Health studies that, in our view, should have been carried out prior to, during, and after the spray programme, were not carried out. The Health Risk Assessment that was carried out was based on assumptions that differed significantly from the actual conditions of the spray programme.
Based on the testimony we heard it is our view that the protection of what should be independent research from political interference is insufficiently robust.
The Biosecurity Act is insufficiently protective of public health and should be amended.
It must be recognised that many biosecurity decisions are not technical in nature, but fundamentally political. They concern whose interests will be protected and to what degree, who will pay the cost of that protection, and who will bear the risks. It cannot and should not be expected that biosecurity authorities’answers to these questions will simply be accepted by the public at large as being in “the national interest.” The process of answering these questions, of setting priorities and making decisions, must be transparent, and must take into account a wider range of interests, views and knowledge than was the case in the PAM programme. There must, therefore, be genuine opportunities for potentially affected communities to be involved in biosecurity planning and decision-making.
Part Two: Upon reviewing the available evidence, Dr Romeo Quijano concludes that the aerial spraying of Foray 48B resulted in adverse health effects on the people exposed to the spraying. He notes: When an a priori belief (the spray is “safe;”it does not make people sick) comes up against a contradictory empirical claim (this spray is making me sick), the empirical claim deserves to be given more epistemological weight than the a priori belief.
Part Three: Having examined the evidence in the light of relevant national and international human rights instruments and conventions, Dr Tom Kerns concludes that in the prosecution of the PAM aerial spray programme, the evidence shows a number of human rights standards were not met and that the New Zealand government failed to meet the basic responsibility of a government to protect its citizens from physical harm. As a result of these failures, actions knowingly undertaken by agents of the government resulted in the infliction of serious physical, social and economic injury on a significant number of West Auckland citizens.
Recommendations from Part 1:
R1. The government should issue a formal apology to the affected community for the impacts of the PAM spray programme on people’s health, employment and education and for the inadequate support provided to those affected.
R2. The government should establish a compensation fund, to be administered by a third party acceptable to representatives of the affected community, to reimburse major expenses and losses incurred by the affected community as a result of the PAM programme. The fund should be financed by central government and the forestry industry.
R3. The data collected by the Aeraqua PAM Health Service should not be assumed to be a reliable measure of the health impacts of the PAM programme and should not form part of the evidence base for any future health risk assessments of Foray48B or similar products.
R4 Whenever and wherever an incursion or an incursion response has the potential to affect a community, the community or its representatives should be, from the initial stages, actively involved in the analysis of the situation, decision-making as to the response, and planning of any response.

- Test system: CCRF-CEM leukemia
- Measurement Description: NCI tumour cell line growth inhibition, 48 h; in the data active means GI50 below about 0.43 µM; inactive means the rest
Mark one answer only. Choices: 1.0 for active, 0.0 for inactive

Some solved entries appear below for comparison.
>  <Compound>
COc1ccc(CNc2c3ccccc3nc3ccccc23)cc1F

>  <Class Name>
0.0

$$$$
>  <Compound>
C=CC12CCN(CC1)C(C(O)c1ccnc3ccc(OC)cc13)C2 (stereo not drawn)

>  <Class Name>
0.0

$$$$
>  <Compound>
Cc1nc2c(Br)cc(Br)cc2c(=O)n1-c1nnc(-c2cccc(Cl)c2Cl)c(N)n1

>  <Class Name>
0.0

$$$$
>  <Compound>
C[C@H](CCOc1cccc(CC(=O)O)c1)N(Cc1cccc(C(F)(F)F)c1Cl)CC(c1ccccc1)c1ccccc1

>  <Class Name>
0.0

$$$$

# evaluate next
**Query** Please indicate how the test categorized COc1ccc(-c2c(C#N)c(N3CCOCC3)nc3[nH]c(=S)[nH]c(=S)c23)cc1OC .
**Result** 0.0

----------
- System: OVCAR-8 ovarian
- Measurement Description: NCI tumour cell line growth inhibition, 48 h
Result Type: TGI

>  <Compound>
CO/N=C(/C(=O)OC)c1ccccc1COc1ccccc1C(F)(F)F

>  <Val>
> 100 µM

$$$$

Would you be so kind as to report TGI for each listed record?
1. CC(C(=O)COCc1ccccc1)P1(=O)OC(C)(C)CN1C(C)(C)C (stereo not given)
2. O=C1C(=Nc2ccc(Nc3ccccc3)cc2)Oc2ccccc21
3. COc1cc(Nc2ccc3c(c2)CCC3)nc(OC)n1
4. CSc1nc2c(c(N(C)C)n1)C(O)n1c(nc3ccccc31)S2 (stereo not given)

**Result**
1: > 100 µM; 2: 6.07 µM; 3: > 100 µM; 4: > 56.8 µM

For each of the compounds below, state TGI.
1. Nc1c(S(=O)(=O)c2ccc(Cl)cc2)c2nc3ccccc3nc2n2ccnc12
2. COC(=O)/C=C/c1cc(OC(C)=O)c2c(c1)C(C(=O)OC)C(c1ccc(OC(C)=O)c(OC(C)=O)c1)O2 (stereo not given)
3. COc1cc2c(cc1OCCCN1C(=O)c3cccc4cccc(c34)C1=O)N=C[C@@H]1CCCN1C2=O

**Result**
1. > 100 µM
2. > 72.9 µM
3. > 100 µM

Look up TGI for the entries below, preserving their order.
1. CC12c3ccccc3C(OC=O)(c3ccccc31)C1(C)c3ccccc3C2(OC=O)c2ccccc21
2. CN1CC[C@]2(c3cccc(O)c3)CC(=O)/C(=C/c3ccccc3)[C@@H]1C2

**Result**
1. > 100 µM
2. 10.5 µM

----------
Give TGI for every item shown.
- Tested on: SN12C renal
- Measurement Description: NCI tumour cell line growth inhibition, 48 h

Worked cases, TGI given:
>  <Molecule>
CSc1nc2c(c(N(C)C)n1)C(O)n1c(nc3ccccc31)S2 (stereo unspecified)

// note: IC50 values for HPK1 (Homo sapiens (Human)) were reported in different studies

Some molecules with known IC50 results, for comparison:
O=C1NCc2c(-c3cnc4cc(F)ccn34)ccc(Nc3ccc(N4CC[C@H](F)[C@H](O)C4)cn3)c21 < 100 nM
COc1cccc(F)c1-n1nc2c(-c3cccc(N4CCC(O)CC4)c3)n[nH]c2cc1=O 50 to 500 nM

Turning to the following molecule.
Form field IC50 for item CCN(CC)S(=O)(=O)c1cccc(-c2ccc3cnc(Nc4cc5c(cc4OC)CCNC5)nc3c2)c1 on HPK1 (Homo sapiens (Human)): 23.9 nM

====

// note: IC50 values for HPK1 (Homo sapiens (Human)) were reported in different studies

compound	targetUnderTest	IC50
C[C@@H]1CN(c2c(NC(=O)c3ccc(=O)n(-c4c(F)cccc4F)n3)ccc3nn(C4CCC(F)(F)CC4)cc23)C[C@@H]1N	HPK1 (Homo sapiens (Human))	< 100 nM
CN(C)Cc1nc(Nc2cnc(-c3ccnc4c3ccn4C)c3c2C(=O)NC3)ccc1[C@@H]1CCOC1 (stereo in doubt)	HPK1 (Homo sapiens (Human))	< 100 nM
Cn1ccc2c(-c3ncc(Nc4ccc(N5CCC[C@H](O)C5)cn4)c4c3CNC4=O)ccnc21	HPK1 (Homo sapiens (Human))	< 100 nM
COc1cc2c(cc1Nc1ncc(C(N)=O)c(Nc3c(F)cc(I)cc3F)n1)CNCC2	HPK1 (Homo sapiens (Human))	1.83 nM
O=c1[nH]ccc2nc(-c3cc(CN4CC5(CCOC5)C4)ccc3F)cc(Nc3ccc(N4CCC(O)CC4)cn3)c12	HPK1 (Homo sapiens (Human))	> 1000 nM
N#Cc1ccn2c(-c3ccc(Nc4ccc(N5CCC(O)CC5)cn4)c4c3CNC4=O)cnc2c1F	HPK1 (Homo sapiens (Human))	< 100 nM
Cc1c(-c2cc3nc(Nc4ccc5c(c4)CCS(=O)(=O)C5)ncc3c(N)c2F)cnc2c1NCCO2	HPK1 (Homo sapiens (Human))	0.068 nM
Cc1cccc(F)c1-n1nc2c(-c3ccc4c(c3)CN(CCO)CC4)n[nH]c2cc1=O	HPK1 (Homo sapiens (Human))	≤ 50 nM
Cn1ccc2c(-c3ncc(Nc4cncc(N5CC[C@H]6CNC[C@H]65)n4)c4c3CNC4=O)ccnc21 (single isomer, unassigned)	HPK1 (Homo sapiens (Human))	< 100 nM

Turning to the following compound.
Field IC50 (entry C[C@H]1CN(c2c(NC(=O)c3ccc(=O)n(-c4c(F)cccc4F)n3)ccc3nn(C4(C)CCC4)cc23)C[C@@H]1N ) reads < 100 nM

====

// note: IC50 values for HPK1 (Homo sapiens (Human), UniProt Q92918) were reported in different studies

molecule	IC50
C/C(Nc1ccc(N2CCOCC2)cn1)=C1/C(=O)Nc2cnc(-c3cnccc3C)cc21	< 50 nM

R5. The Health Select Committee and the Primary Production Select Committee should review the decision processes and priorities that led to a decision to spray a residential area with a pesticide in order, in part, to spare the forestry industry the costs of spraying their forests with that pesticide.
R6. The acceptability of agreements that result in the involuntary exposure of people to a product whose ingredients cannot be revealed to them should be reviewed by the Human Rights Commission and by the Health and the Justice and Electoral Select Committees.
R7. The Official Information Act should be amended to prevent the charging of fees that block access to information for those without extensive financial resources.
R8. The recommendations made by the reviewer of the Blackmore (2003) health monitoring interim report should be acted upon.
R9. All those involved in assessing the risks of incursions and incursion responses should be required to understand, consider and acknowledge the limitations of conventional risk-assessment methods.
R10. Assessment of and advice on health impacts of incursions and incursion responses should not be sought from those having financial or reputational interests, or the appearance of such interests, in the outcome of the assessment.
R11. All health-related aspects of biosecurity, including the health impacts of future incursion responses and research on those impacts, should be the responsibility of the Ministry of Health. They should be neither funded by nor delegated to MAF or Biosecurity New Zealand.
R12. Sections 7 and 114 of the Biosecurity Act should be reviewed by the Health Select Committee, the Primary Production Select Committee and/or the Local Government and Environment Select Committee, which should consider the proposed amendments contained in Submission 34, Appendix A, to limit the powers currently granted to the “chief technical officer” and the Minister of Biosecurity, in view of the fact that actions taken to protect the primary production sector from pest incursions have the potential to impact adversely on human health and the environment.